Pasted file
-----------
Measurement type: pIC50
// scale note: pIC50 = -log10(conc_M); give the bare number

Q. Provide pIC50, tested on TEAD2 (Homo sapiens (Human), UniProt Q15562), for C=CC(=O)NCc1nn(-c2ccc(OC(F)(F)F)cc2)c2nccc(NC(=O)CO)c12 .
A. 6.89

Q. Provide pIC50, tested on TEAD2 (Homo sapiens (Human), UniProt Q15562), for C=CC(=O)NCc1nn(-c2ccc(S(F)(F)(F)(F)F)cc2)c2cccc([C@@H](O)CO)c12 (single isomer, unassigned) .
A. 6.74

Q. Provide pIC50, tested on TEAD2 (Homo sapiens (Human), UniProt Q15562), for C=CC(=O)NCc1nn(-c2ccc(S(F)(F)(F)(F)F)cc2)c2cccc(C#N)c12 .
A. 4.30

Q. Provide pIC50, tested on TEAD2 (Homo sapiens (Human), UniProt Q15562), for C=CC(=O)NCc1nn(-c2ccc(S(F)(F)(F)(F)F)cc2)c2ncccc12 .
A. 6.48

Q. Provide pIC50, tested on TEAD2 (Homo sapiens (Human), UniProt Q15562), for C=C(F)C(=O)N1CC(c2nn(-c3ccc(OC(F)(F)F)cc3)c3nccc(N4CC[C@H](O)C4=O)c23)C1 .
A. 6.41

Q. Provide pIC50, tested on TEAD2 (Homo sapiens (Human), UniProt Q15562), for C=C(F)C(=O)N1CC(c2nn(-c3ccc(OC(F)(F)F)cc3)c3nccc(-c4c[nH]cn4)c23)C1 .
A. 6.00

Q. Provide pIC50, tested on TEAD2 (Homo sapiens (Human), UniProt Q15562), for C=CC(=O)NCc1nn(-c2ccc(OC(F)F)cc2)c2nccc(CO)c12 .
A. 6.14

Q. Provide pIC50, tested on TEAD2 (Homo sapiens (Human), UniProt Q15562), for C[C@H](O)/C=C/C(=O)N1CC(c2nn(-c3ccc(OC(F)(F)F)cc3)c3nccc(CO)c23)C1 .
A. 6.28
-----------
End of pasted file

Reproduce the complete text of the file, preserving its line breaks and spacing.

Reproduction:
Measurement type: pIC50
// scale note: pIC50 = -log10(conc_M); give the bare number

Q. Provide pIC50, tested on TEAD2 (Homo sapiens (Human), UniProt Q15562), for C=CC(=O)NCc1nn(-c2ccc(OC(F)(F)F)cc2)c2nccc(NC(=O)CO)c12 .
A. 6.89

Q. Provide pIC50, tested on TEAD2 (Homo sapiens (Human), UniProt Q15562), for C=CC(=O)NCc1nn(-c2ccc(S(F)(F)(F)(F)F)cc2)c2cccc([C@@H](O)CO)c12 (single isomer, unassigned) .
A. 6.74

Q. Provide pIC50, tested on TEAD2 (Homo sapiens (Human), UniProt Q15562), for C=CC(=O)NCc1nn(-c2ccc(S(F)(F)(F)(F)F)cc2)c2cccc(C#N)c12 .
A. 4.30

Q. Provide pIC50, tested on TEAD2 (Homo sapiens (Human), UniProt Q15562), for C=CC(=O)NCc1nn(-c2ccc(S(F)(F)(F)(F)F)cc2)c2ncccc12 .
A. 6.48

Q. Provide pIC50, tested on TEAD2 (Homo sapiens (Human), UniProt Q15562), for C=C(F)C(=O)N1CC(c2nn(-c3ccc(OC(F)(F)F)cc3)c3nccc(N4CC[C@H](O)C4=O)c23)C1 .
A. 6.41

Q. Provide pIC50, tested on TEAD2 (Homo sapiens (Human), UniProt Q15562), for C=C(F)C(=O)N1CC(c2nn(-c3ccc(OC(F)(F)F)cc3)c3nccc(-c4c[nH]cn4)c23)C1 .
A. 6.00

Q. Provide pIC50, tested on TEAD2 (Homo sapiens (Human), UniProt Q15562), for C=CC(=O)NCc1nn(-c2ccc(OC(F)F)cc2)c2nccc(CO)c12 .
A. 6.14

Q. Provide pIC50, tested on TEAD2 (Homo sapiens (Human), UniProt Q15562), for C[C@H](O)/C=C/C(=O)N1CC(c2nn(-c3ccc(OC(F)(F)F)cc3)c3nccc(CO)c23)C1 .
A. 6.28